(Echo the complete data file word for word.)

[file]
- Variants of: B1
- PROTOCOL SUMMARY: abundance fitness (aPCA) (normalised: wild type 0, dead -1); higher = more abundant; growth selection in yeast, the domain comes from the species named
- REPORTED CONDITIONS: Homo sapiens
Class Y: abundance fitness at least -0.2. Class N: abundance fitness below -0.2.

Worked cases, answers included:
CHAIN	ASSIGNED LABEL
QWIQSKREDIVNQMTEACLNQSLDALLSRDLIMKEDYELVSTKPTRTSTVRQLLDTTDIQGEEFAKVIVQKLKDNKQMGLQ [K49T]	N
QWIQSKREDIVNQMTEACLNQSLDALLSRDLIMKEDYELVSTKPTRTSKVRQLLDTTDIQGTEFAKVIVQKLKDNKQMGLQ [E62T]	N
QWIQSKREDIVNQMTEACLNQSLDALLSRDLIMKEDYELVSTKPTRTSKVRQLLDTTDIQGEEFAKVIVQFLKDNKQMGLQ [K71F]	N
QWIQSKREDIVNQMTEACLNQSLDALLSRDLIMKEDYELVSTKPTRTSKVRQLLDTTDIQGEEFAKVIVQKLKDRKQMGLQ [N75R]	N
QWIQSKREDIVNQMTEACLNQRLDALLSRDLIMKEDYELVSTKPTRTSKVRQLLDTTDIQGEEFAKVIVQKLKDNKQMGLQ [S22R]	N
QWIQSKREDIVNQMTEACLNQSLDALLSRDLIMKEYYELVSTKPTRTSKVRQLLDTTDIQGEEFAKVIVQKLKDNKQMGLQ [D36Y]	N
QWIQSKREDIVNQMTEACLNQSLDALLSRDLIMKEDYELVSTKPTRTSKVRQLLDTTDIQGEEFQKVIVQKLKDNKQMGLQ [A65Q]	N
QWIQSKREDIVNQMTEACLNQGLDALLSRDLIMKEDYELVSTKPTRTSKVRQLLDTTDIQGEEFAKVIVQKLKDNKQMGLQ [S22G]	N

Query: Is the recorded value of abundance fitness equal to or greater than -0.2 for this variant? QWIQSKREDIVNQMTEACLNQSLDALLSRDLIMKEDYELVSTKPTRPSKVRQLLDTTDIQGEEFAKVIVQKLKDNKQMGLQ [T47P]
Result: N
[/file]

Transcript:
- Variants of: B1
- PROTOCOL SUMMARY: abundance fitness (aPCA) (normalised: wild type 0, dead -1); higher = more abundant; growth selection in yeast, the domain comes from the species named
- REPORTED CONDITIONS: Homo sapiens
Class Y: abundance fitness at least -0.2. Class N: abundance fitness below -0.2.

Worked cases, answers included:
CHAIN	ASSIGNED LABEL
QWIQSKREDIVNQMTEACLNQSLDALLSRDLIMKEDYELVSTKPTRTSTVRQLLDTTDIQGEEFAKVIVQKLKDNKQMGLQ [K49T]	N
QWIQSKREDIVNQMTEACLNQSLDALLSRDLIMKEDYELVSTKPTRTSKVRQLLDTTDIQGTEFAKVIVQKLKDNKQMGLQ [E62T]	N
QWIQSKREDIVNQMTEACLNQSLDALLSRDLIMKEDYELVSTKPTRTSKVRQLLDTTDIQGEEFAKVIVQFLKDNKQMGLQ [K71F]	N
QWIQSKREDIVNQMTEACLNQSLDALLSRDLIMKEDYELVSTKPTRTSKVRQLLDTTDIQGEEFAKVIVQKLKDRKQMGLQ [N75R]	N
QWIQSKREDIVNQMTEACLNQRLDALLSRDLIMKEDYELVSTKPTRTSKVRQLLDTTDIQGEEFAKVIVQKLKDNKQMGLQ [S22R]	N
QWIQSKREDIVNQMTEACLNQSLDALLSRDLIMKEYYELVSTKPTRTSKVRQLLDTTDIQGEEFAKVIVQKLKDNKQMGLQ [D36Y]	N
QWIQSKREDIVNQMTEACLNQSLDALLSRDLIMKEDYELVSTKPTRTSKVRQLLDTTDIQGEEFQKVIVQKLKDNKQMGLQ [A65Q]	N
QWIQSKREDIVNQMTEACLNQGLDALLSRDLIMKEDYELVSTKPTRTSKVRQLLDTTDIQGEEFAKVIVQKLKDNKQMGLQ [S22G]	N

Query: Is the recorded value of abundance fitness equal to or greater than -0.2 for this variant? QWIQSKREDIVNQMTEACLNQSLDALLSRDLIMKEDYELVSTKPTRPSKVRQLLDTTDIQGEEFAKVIVQKLKDNKQMGLQ [T47P]
Result: N